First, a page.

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What about me? Embracing our students cultural capital

by Rebecca Thomas

(image from Child and Youth Wellbeing site)

Initially in the warm light of the fire, the happiness and kai sharing, I thought about the many cultural celebrations there are around the world related to new beginnings: Chinese New Year, Diwali, Hogmanay, are ones I am more familiar with, but with the help of Google I discovered others: Pongal, Oshogatsu, and Songkran.

What a beautiful diverse world we live in. These tapestries, these celebrations revolving around reflection, feasting, friendship, light, dancing and joy; celebration of a good life, a celebration of culture. It came as a good reminder of the importance of valuing the cultural capital nestled within our schools.

Whilst I smiled to myself about how diverse and colourful we all are, I began to wonder about the battle that some of us have had, and still have to have, to maintain our beliefs and our significance, our culture, our being - be that dress code, a symbolic right of passage, a special coming of age celebration.

What if you had to leave your cultural capital behind?

What if you found yourself to be marginalised?

Being marginalised means you are disadvantaged by aspects of your identity - be that gender, race, sexuality, disability, socioeconomic status or religion. Being marginalised means you are no stranger to disparities in life, health, education.

It’s a sobering thought, but sadly our Youth Health and Wellbeing Strategy has alerted us to the reality that is unfolding within our school's walls. Be it silent, or obvious, the students have spoken out and trust us with their voice.

When I frequently mention this strategic report carried out every three years to check on the welfare of our students it is barely a recognised title. Despite our core focus in schools since Covid being wellbeing; despite the abundant range of wellbeing programmes and resources decorating our classrooms; despite the fact it sits on the top line of the graphic unpacked on most school curriculum refresh days, and it is highlighted in the, Implementing Te Mātaiaho Readiness Tool - most of us are unaware that it is a driver.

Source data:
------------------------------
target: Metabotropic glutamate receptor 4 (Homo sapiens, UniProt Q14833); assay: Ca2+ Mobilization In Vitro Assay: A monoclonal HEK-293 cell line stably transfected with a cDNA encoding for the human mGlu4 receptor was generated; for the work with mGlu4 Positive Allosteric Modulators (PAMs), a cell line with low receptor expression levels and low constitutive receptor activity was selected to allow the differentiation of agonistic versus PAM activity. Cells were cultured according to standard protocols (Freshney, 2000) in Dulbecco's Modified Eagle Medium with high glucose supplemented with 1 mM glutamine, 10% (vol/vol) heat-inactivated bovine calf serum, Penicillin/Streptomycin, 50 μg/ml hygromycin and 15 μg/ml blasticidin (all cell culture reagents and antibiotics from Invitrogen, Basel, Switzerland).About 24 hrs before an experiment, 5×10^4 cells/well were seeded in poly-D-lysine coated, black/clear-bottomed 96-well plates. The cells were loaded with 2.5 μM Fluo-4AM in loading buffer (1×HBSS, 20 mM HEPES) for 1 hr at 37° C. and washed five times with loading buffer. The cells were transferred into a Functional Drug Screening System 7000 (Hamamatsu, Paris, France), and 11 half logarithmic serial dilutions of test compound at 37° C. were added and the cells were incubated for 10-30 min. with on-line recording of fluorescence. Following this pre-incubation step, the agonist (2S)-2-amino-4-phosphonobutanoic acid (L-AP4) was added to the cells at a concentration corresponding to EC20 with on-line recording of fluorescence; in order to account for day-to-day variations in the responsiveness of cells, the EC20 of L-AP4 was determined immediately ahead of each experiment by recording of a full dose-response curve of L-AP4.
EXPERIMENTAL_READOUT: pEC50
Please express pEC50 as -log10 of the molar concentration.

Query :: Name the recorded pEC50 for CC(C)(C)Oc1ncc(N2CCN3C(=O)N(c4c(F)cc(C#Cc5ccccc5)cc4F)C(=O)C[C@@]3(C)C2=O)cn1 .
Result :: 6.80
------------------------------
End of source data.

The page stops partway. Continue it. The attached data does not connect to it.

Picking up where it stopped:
If you are yet to find the report, and wonder about how it might reflect some of the voices in your school, below are just a few snapshots, some statistics from what our children are experiencing and are telling us is happening to them.

How do these statistics make you feel?

  • Children and young people indicated that racism is a growing concern - 37% identified racism as an issue for them in 2021, compared to 23% in 2014

  • More than half of learners reported seeing racist bullying and one in five had been bullied because of their ethnic identity or culture.

  • Children and young people told us that schools don’t always take racist bullying seriously.

  • Half of learners from ethnic communities told us that teachers said their name wrong in the last month.

  • 66% of disabled students aged 12-18 years had felt like life was not worth living.

  • 50% of disabled students aged 12-18 years reported experiencing bullying in the last 12 months.

  • 32% of ākonga Māori aged 12-18 years experienced discrimination.

  • 55% of rainbow students aged 12-18 years have seriously thought about killing themselves in the last 12 months.

  • 39% of MELAA (Middle Eastern, Latin-American and African) students aged 12-18 years reported experiencing discrimination.

  • Pacific students aged 12-18 years experienced statistically significantly higher rates of discrimination than their non-Pacific peers.

These are just some of the voices of our marginalised communities, despite the world being a colourful place these disparities remain.

What worried me the most appeared on page 13 of this report. The students in the survey explained how they wanted their voices to be heard, but they never got to find out how their voice is used:

“We tell adults stuff like this all the time and nothing happens or changes.”

-Rangatahi Māori

As we move forward into the New Year, let’s make a pledge as adults, mums, dads, whānau, kaiako, aunties, uncles, let our young people’s voices be heard, acknowledged and involve them in the process.

“Young people talked about needing to be heard on matters that affect them and want good, accessible information to help them participate and make informed choices about their lives.”

Youth and Wellbeing Strategy 2021/22

If you would like help on your way our, Understand and Know Me Student Resources can help you start your journey today; empower them and take action on their voice.

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1 Comment

Derek Wenmoth
Derek Wenmoth
Jul 19, 2023

Thanks for drawing attention to this document and for your thoughtful comments and challenge here Rebecca.

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